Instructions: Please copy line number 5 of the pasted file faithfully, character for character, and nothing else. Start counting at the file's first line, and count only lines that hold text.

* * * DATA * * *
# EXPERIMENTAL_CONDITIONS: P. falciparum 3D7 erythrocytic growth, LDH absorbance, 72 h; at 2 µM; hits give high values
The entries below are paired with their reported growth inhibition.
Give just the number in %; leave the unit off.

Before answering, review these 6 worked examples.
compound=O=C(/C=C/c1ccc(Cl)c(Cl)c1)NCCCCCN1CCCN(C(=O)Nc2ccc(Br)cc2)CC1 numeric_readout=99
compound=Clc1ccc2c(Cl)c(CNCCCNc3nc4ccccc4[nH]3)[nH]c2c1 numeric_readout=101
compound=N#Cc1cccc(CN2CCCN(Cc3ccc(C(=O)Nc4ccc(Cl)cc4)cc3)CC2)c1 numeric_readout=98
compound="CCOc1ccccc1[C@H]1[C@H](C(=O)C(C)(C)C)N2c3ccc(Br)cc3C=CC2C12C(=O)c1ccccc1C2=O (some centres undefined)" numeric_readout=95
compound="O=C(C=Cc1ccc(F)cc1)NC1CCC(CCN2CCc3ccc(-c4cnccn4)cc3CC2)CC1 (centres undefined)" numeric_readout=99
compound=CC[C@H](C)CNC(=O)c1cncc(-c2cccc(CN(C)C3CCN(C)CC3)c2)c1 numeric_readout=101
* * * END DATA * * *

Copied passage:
compound=O=C(/C=C/c1ccc(Cl)c(Cl)c1)NCCCCCN1CCCN(C(=O)Nc2ccc(Br)cc2)CC1 numeric_readout=99